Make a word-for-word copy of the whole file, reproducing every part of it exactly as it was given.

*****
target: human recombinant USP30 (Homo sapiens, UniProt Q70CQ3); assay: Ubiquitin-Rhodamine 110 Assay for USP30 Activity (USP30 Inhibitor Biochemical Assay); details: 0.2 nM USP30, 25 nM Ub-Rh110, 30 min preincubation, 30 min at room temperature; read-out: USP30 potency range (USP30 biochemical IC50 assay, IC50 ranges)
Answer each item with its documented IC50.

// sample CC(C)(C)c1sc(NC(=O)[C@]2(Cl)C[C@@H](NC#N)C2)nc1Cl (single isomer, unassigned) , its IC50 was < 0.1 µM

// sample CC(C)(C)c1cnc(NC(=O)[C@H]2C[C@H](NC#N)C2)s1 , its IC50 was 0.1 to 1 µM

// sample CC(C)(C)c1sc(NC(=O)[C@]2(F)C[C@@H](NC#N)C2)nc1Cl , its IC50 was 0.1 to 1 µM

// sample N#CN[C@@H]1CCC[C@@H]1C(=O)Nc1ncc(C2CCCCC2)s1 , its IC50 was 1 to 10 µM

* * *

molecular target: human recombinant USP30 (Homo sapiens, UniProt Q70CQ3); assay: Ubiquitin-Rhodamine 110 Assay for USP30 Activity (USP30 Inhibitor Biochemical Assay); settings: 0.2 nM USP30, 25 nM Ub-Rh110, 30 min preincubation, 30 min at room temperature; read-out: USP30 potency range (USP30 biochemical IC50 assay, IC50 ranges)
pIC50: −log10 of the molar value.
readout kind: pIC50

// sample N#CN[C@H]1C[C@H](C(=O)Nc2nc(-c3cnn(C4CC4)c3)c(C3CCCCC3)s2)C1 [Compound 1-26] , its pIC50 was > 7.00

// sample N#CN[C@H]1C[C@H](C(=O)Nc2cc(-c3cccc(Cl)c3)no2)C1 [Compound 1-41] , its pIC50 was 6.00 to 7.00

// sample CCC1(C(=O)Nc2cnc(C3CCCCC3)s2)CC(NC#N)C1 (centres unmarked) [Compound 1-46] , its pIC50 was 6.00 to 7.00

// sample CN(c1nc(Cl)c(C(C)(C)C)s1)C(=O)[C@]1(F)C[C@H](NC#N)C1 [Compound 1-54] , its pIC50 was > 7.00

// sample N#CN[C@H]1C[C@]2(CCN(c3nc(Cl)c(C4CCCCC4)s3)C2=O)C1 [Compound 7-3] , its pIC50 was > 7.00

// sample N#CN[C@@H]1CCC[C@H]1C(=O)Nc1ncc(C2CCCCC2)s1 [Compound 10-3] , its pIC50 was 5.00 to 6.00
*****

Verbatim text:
target: human recombinant USP30 (Homo sapiens, UniProt Q70CQ3); assay: Ubiquitin-Rhodamine 110 Assay for USP30 Activity (USP30 Inhibitor Biochemical Assay); details: 0.2 nM USP30, 25 nM Ub-Rh110, 30 min preincubation, 30 min at room temperature; read-out: USP30 potency range (USP30 biochemical IC50 assay, IC50 ranges)
Answer each item with its documented IC50.

// sample CC(C)(C)c1sc(NC(=O)[C@]2(Cl)C[C@@H](NC#N)C2)nc1Cl (single isomer, unassigned) , its IC50 was < 0.1 µM

// sample CC(C)(C)c1cnc(NC(=O)[C@H]2C[C@H](NC#N)C2)s1 , its IC50 was 0.1 to 1 µM

// sample CC(C)(C)c1sc(NC(=O)[C@]2(F)C[C@@H](NC#N)C2)nc1Cl , its IC50 was 0.1 to 1 µM

// sample N#CN[C@@H]1CCC[C@@H]1C(=O)Nc1ncc(C2CCCCC2)s1 , its IC50 was 1 to 10 µM

* * *

molecular target: human recombinant USP30 (Homo sapiens, UniProt Q70CQ3); assay: Ubiquitin-Rhodamine 110 Assay for USP30 Activity (USP30 Inhibitor Biochemical Assay); settings: 0.2 nM USP30, 25 nM Ub-Rh110, 30 min preincubation, 30 min at room temperature; read-out: USP30 potency range (USP30 biochemical IC50 assay, IC50 ranges)
pIC50: −log10 of the molar value.
readout kind: pIC50

// sample N#CN[C@H]1C[C@H](C(=O)Nc2nc(-c3cnn(C4CC4)c3)c(C3CCCCC3)s2)C1 [Compound 1-26] , its pIC50 was > 7.00

// sample N#CN[C@H]1C[C@H](C(=O)Nc2cc(-c3cccc(Cl)c3)no2)C1 [Compound 1-41] , its pIC50 was 6.00 to 7.00

// sample CCC1(C(=O)Nc2cnc(C3CCCCC3)s2)CC(NC#N)C1 (centres unmarked) [Compound 1-46] , its pIC50 was 6.00 to 7.00

// sample CN(c1nc(Cl)c(C(C)(C)C)s1)C(=O)[C@]1(F)C[C@H](NC#N)C1 [Compound 1-54] , its pIC50 was > 7.00

// sample N#CN[C@H]1C[C@]2(CCN(c3nc(Cl)c(C4CCCCC4)s3)C2=O)C1 [Compound 7-3] , its pIC50 was > 7.00

// sample N#CN[C@@H]1CCC[C@H]1C(=O)Nc1ncc(C2CCCCC2)s1 [Compound 10-3] , its pIC50 was 5.00 to 6.00